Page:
Non–invasive electromyography–based sensing for proportional prosthesis control
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The best design of a multi-function tool is the human hand. Normal limb functionality is taken for granted until the day it is lost. Maslow’s theory of human motivation suggests self-actualisation and control of one’s own situation being most needed. The psychological implications of any disability are described in Maslow’s theory of human motivation, based on human hierarchy of needs. “Self-actualisation” is placed on top of all needs. By having the ability to function normal and independent and the feeling of being in control of one’s own life or actions, usually associated with being successful in life. An amputation has a major impact on a person’s self-esteem and affects their life style. People tend to have the urge to replace what they had, at least with a counterpart with equal performance. Should patients have a limb amputated, the question is, what functionality remains in the surrounding muscles and nerves? Biomechatronics is introduced at the North West University (NWU), with the aim to research a complete proportional powered prosthetic hand. The versatility of the human hand suggests that it is a complex part of the body, and the future goal of the development of proportional prosthesis control is divided into several studies. This particular study focuses on the human-machine interface (HMI) or the sensing component for prosthesis control. The HMI has to be able to provide Matlab®/Simulink® with the sensed data as Matlab®/Simulink® will be used for future research. The HMI makes use of surface electromyography (sEMG). sEMG could be the most elegant design approach, as no medical surgery procedures are required to have a device implanted. By considering the rate at which technology improves, it would also be unwise to insert an implant that becomes outdated in a short time. The sEMG electrodes consist of a set of five electrodes in a wristband fitted to a patient’s forearm. This interfaces the patient with the sEMG platform. The electrodes sense antagonist muscle activity through the patient’s skin, and is regarded as a non-invasive HMI. The sEMG sensing platform is an interface board that acts as a serial emulator (COM port) that connects the sEMG sensors to the Matlab®/Simulink® environment via USB. The platform’s circuitry converts the dual-channel analogue input sEMG signals into digital format. A calibration algorithm calibrates the sensors with the push of a button, using automatic gain control (AGC). A pulse duration modulation (PDM) servo is used to test the effect of visual feedback on the accuracy of performing a gesture according to an animation. The proportional control algorithm is implemented in Simulink® and has the capability of decoding dual-channel antagonist muscles’ sEMG signal into position and force information. The algorithm and platform is evaluated by making use of a gesture animation that asks the user to mimic the gesture. The power of visual feedback on the accuracy of human gestures should not be underestimated, and is demonstrated in this study. The results obtained from this study verify the functionality of the sEMG platform and demonstrates the possibility of proportional control through sEMG.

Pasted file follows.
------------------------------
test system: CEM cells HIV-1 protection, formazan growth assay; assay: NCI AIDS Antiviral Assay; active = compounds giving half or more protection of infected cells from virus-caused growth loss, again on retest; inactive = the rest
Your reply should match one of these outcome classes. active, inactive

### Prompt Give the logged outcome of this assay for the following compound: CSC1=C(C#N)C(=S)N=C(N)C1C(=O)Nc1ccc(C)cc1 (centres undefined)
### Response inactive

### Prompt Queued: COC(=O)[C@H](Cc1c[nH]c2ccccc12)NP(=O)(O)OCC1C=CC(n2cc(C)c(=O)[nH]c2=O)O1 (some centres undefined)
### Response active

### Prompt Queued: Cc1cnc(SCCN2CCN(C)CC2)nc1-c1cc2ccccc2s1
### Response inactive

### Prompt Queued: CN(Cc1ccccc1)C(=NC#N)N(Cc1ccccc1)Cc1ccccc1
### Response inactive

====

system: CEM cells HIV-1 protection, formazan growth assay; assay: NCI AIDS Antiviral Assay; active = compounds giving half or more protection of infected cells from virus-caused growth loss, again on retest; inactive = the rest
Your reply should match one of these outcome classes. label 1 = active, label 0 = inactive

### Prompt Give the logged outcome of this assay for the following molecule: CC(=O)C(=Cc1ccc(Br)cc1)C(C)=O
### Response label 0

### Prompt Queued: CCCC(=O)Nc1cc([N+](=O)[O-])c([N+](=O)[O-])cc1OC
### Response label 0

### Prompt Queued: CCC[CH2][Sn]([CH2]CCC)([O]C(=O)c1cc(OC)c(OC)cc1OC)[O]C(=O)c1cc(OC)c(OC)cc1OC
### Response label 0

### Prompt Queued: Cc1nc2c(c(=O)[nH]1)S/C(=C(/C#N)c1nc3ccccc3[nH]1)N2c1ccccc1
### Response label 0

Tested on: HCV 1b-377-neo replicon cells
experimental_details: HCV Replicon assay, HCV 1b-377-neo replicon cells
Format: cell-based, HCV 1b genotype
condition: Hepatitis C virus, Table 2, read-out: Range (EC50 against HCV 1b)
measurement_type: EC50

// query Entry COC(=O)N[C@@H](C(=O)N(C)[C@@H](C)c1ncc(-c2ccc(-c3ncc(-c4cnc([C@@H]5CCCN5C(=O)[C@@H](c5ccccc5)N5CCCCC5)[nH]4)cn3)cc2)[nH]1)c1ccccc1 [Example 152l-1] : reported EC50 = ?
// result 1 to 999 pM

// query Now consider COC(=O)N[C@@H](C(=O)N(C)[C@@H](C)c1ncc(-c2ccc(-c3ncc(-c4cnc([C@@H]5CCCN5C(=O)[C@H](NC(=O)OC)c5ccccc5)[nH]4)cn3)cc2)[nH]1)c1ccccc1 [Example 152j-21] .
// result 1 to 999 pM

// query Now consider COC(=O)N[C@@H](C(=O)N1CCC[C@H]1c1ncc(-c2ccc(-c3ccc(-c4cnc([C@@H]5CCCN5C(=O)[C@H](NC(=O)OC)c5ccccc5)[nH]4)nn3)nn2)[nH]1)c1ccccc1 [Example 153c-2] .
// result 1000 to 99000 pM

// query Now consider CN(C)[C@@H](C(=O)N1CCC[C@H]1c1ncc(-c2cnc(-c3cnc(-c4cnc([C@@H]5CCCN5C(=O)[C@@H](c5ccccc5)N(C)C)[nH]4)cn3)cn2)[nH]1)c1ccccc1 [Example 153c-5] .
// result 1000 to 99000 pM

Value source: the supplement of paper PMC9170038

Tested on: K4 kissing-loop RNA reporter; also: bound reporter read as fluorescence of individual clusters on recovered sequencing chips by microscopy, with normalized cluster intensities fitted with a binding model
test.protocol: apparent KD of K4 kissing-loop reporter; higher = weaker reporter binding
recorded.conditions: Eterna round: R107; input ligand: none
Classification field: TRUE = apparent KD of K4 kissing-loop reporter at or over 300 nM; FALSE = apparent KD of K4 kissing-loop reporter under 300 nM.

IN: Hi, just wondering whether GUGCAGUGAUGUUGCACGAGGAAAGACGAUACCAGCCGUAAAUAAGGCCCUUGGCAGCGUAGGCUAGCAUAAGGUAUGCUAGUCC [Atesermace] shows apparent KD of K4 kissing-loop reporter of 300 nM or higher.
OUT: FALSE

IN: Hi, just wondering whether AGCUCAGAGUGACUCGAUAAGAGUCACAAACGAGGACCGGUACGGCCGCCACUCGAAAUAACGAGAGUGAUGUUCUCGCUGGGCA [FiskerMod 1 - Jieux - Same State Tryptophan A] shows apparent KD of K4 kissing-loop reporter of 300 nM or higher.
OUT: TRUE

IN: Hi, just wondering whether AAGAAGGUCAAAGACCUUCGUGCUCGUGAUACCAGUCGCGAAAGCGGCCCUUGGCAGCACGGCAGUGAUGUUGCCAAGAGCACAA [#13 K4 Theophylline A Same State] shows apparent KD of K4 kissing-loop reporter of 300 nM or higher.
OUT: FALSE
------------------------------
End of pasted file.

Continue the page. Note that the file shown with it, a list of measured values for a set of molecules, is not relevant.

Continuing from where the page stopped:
- Engineering